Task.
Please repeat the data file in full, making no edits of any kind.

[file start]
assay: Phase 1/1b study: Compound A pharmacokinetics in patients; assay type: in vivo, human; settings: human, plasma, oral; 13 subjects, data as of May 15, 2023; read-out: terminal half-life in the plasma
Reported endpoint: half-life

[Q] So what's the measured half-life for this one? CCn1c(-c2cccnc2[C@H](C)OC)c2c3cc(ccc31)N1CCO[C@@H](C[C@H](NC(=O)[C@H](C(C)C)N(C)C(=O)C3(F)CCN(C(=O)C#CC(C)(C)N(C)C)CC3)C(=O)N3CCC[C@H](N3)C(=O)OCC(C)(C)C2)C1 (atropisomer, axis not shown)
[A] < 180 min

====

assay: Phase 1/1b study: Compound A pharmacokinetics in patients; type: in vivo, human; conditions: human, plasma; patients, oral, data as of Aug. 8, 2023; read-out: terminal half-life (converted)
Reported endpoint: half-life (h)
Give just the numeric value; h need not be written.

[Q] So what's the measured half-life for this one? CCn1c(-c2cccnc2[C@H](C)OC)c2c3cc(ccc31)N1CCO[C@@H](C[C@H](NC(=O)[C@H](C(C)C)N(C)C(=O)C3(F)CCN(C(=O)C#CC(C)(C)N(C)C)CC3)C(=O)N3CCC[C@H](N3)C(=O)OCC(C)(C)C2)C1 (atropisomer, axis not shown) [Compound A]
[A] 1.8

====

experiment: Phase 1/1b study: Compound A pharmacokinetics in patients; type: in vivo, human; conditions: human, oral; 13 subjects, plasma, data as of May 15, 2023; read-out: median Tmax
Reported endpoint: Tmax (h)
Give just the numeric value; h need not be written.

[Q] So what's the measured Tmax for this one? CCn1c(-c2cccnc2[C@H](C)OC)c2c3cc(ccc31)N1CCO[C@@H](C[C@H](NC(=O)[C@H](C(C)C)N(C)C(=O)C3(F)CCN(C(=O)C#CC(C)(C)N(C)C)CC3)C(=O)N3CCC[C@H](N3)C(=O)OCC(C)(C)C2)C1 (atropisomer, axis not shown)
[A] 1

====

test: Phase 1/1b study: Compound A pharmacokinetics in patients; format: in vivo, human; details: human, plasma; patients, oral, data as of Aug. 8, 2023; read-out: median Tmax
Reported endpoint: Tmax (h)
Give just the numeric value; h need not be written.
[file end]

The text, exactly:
assay: Phase 1/1b study: Compound A pharmacokinetics in patients; assay type: in vivo, human; settings: human, plasma, oral; 13 subjects, data as of May 15, 2023; read-out: terminal half-life in the plasma
Reported endpoint: half-life

[Q] So what's the measured half-life for this one? CCn1c(-c2cccnc2[C@H](C)OC)c2c3cc(ccc31)N1CCO[C@@H](C[C@H](NC(=O)[C@H](C(C)C)N(C)C(=O)C3(F)CCN(C(=O)C#CC(C)(C)N(C)C)CC3)C(=O)N3CCC[C@H](N3)C(=O)OCC(C)(C)C2)C1 (atropisomer, axis not shown)
[A] < 180 min

====

assay: Phase 1/1b study: Compound A pharmacokinetics in patients; type: in vivo, human; conditions: human, plasma; patients, oral, data as of Aug. 8, 2023; read-out: terminal half-life (converted)
Reported endpoint: half-life (h)
Give just the numeric value; h need not be written.

[Q] So what's the measured half-life for this one? CCn1c(-c2cccnc2[C@H](C)OC)c2c3cc(ccc31)N1CCO[C@@H](C[C@H](NC(=O)[C@H](C(C)C)N(C)C(=O)C3(F)CCN(C(=O)C#CC(C)(C)N(C)C)CC3)C(=O)N3CCC[C@H](N3)C(=O)OCC(C)(C)C2)C1 (atropisomer, axis not shown) [Compound A]
[A] 1.8

====

experiment: Phase 1/1b study: Compound A pharmacokinetics in patients; type: in vivo, human; conditions: human, oral; 13 subjects, plasma, data as of May 15, 2023; read-out: median Tmax
Reported endpoint: Tmax (h)
Give just the numeric value; h need not be written.

[Q] So what's the measured Tmax for this one? CCn1c(-c2cccnc2[C@H](C)OC)c2c3cc(ccc31)N1CCO[C@@H](C[C@H](NC(=O)[C@H](C(C)C)N(C)C(=O)C3(F)CCN(C(=O)C#CC(C)(C)N(C)C)CC3)C(=O)N3CCC[C@H](N3)C(=O)OCC(C)(C)C2)C1 (atropisomer, axis not shown)
[A] 1

====

test: Phase 1/1b study: Compound A pharmacokinetics in patients; format: in vivo, human; details: human, plasma; patients, oral, data as of Aug. 8, 2023; read-out: median Tmax
Reported endpoint: Tmax (h)
Give just the numeric value; h need not be written.